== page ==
I get money questions from subscribers to the Money Matter newsletter, as well as from those who get my Unusual Ways (To Make and Save Money) newsletter. Here are three recent ones, along with my answers.
Q: I just bought your course (You Can Make Money Writing, which is no longer available). You and other marketers talk about creating ebooks and then creating websites for them; sometimes that adds up to 20 or 30 websites. To me, that sounds expensive. Although domains are fairly cheap, hosting fees, on a monthly basis really add up if you have many websites. Is there any way to get around this?
A: If you have a decent sales you might do well with only a couple ebooks and websites (we could pay all our bills with some of our sites by themselves). You can also start one and use the profits from that to pay for the next and so on.
But hosting isn’t that expensive. At Hostgator, for example, they have a plan for about $8 monthly that allows unlimited websites. If you go to hostgator.com you’ll see a link that says: View Web Hosting Plans . That will get you to a page that shows several plans. You are limited in bandwidth, but we could put a dozen of our sites on a server like that, meaning it would be less than a dollar per month each. We currently use a plan with them that costs $25 per month and we have about 25 active sites on that. In any case, if you pay by the year you can get the cost down to $5 per month and then upgrade once you start making some money off the first site.
The other way around the problem – if you are really short on cash – is to start with a free blog at blogger.com. No cost except a bit of time figuring it out (the technical stuff is my weak point so my wife does most of that). Then you could create an ebook, list it for sale at Lulu.com (it cost nothing last time I looked) and use your blog to promote the ebook. Find a free PDF converter (there are few online) and you can start your internet business with no money at all (assuming you have a computer and internet access already).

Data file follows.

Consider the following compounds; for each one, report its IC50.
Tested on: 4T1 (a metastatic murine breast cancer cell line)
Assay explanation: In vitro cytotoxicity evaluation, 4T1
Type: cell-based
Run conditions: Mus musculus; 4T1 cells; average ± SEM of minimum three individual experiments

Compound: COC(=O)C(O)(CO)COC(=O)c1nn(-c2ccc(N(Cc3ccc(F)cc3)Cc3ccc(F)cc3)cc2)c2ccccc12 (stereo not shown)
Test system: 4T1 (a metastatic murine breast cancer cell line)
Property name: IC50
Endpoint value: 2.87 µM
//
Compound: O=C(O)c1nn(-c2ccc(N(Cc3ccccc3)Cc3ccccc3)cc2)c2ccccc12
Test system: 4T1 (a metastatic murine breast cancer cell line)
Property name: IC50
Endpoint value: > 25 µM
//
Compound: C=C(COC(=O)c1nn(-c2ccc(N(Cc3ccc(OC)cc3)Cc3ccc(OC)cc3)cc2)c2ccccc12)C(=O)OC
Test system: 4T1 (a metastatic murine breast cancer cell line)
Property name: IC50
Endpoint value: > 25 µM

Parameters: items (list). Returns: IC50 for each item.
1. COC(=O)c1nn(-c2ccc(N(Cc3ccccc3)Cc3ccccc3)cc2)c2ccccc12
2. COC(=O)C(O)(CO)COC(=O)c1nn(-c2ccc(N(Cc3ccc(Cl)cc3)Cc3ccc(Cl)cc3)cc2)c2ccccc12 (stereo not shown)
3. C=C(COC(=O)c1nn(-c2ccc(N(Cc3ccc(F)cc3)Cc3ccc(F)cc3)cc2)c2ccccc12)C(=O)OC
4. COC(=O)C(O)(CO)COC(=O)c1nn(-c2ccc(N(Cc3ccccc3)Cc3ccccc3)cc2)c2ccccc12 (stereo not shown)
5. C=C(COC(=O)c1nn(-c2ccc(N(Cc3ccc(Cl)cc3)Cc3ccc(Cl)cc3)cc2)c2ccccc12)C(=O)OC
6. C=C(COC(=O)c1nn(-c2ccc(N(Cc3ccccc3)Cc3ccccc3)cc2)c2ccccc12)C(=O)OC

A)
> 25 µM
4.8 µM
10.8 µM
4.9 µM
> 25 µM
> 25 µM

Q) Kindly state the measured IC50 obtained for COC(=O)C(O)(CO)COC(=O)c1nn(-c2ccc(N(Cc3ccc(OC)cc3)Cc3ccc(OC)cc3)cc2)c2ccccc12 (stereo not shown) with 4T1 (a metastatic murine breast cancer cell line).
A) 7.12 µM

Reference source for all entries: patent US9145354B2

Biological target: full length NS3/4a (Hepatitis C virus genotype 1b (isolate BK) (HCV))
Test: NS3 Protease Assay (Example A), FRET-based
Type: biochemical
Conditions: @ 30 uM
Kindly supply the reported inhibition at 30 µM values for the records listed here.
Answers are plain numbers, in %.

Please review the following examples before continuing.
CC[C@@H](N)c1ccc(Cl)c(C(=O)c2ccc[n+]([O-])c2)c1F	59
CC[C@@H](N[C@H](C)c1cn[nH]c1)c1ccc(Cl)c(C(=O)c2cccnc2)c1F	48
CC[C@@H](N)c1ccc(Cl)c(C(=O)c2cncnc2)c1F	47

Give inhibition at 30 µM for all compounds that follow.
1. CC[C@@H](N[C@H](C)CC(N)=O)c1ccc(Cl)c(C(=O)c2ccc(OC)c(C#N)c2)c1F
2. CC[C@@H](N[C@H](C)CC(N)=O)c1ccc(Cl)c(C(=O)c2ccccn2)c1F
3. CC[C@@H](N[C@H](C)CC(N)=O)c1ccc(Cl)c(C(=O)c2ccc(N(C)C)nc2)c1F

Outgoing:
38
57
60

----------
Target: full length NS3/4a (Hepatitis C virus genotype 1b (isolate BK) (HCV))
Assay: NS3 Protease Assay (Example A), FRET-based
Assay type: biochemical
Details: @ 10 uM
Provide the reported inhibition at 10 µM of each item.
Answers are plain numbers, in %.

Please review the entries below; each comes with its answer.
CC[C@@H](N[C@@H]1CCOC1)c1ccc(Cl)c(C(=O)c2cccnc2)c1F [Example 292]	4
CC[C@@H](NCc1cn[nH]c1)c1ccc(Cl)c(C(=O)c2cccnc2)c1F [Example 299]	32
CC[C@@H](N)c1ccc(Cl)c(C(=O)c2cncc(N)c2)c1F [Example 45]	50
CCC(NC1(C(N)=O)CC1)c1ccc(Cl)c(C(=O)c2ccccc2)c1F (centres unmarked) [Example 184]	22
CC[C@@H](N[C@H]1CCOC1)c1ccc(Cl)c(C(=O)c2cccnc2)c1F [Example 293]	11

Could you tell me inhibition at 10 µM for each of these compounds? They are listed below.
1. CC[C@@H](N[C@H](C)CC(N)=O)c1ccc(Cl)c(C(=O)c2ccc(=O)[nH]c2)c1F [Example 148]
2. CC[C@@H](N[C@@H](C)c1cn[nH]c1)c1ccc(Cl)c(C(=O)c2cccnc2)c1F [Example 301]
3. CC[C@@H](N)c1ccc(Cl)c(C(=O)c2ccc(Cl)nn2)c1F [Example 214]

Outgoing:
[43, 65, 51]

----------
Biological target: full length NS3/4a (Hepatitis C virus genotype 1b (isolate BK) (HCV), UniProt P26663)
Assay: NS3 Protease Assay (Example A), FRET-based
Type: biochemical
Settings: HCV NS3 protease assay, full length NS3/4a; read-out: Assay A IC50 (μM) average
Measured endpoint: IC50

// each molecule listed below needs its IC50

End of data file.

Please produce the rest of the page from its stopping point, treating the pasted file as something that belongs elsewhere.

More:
We probably spent about $600 on our business before we started making money, plus $100 for a used computer. But hosting and almost everything else has gotten cheaper. There really are ways to start with nothing or speed it up with just a couple hundred dollars. Good luck.
Q: Is money really that important?
A: Money is more important than people realize but overvalued at the same time. Although that may sound contradictory, it isn’t. We tend to ignore the power of money for good and bad. It’s all about how we use it or abuse it and how we could use it. Certainly if we love people and want them to eat, get medical care, etc, money is important. Even spiritual pursuits often involve money, since we cannot buy a good book or visit a good teacher or build a meditation retreat without it. And the ways in which we spend it powerfully impacts lives around the world for better or worse. It is important in this life if this life is important.
But at the same time most people put too much value on money for it’s own sake. It’s easy to get caught up in chasing after it while forgetting that the value is in what it can be traded for. We wish we had time to pursue this or that worthy goal for example (time with children, writing a book, traveling, attending a retreat, starting a school), and money would buy the time for those things if it was used that way, but instead we fall into debt and then spend more time going after more money (and how valuable can it be if we don’t know how to use it wisely in any case?). Then money becomes not only without much value or true usefulness, but it actually helps lead us away from what is valuable.
Money is a very important tool in life, but like any tool it is not valuable because we can look at it, own it or show it off. And it is not useful if we try to use it for the wrong purposes, any more than a hammer is valuable for cutting wood. The value is in what we create using it.
Q: I’m a natural procrastinator, and I’ve had a great business opportunity for the past month, but each day I say I’m going to do something about it, then put it off another day. That seems to make it more and more difficult to get started. Any advice?
A: Motivation is one of those mysteries of human nature, and what works for one doesn’t for another. But procrastination unfortunately trains you to procrastinate more (you basically convince your brain/mind that action doesn’t have to follow intention), so I would either quit the goal completely for now or do one of the following things that have worked for me and others:
1. Be sure that you want to do it and have good reasons, then focus on those reasons.
2. Find anything else that excites you (a plan, a vacation, a political opinion – anything) and talk about it to someone, and then go back to the task at hand (this is a way to create energy and then transfer it to what you want to do).
3. Finally, what seems to work best is momentum. The second you finish this email do something towards your goal, however small. Later take one more small step, and do the same tomorrow. If it is a small enough step you shouldn’t have any trouble overcoming your inertia, and yet it will create a bit of momentum. At some point the movement itself creates motivation.